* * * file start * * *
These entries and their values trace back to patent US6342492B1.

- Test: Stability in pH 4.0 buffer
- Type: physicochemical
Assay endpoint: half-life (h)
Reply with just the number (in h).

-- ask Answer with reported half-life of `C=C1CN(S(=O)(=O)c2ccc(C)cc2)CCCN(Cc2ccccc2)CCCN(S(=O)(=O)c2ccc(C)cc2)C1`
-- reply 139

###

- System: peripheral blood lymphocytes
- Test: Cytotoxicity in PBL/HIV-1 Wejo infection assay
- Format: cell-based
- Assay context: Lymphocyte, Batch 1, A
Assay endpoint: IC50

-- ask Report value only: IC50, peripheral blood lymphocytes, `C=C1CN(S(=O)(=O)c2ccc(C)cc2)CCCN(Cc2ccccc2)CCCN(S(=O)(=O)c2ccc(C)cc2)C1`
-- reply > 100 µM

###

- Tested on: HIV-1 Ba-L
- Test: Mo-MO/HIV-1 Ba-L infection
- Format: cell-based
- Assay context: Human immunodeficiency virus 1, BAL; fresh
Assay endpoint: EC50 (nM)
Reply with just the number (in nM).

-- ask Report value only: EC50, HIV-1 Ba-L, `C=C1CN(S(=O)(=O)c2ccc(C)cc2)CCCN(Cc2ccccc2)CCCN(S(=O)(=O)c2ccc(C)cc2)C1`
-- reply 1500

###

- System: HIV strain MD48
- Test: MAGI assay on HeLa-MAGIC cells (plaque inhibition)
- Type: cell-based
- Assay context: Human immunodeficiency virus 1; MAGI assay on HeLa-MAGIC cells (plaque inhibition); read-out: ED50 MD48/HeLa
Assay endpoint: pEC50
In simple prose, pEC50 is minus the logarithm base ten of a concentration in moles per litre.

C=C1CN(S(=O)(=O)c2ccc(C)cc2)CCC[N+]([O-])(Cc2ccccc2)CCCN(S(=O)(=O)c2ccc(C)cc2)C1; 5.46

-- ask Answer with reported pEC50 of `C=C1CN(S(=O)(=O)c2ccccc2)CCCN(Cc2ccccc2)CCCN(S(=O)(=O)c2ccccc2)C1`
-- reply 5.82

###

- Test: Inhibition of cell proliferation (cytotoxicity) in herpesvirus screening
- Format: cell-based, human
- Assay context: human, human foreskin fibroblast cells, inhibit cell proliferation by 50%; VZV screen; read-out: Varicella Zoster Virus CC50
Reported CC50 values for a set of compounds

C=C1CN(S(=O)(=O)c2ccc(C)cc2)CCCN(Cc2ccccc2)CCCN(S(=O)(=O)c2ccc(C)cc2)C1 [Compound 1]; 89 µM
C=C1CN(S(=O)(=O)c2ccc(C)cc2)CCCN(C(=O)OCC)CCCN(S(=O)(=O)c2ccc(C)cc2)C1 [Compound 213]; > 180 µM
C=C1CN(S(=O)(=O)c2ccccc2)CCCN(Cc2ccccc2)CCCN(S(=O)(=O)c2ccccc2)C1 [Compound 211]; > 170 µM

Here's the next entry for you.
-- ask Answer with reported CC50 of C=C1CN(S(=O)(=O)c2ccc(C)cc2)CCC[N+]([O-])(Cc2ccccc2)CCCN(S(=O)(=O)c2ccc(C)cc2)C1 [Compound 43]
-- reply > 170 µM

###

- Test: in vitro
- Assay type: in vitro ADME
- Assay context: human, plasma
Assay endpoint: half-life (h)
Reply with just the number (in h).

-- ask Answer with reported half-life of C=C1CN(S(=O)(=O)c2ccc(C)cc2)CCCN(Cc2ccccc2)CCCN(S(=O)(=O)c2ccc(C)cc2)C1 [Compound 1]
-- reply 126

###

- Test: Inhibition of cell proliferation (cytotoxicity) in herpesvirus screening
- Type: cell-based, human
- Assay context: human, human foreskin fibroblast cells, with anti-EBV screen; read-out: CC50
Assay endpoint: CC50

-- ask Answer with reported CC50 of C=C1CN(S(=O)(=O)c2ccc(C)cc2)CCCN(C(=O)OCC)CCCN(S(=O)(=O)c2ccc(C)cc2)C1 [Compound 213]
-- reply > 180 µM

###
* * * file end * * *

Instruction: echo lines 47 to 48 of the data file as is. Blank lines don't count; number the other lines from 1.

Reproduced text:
- Test: in vitro
- Assay type: in vitro ADME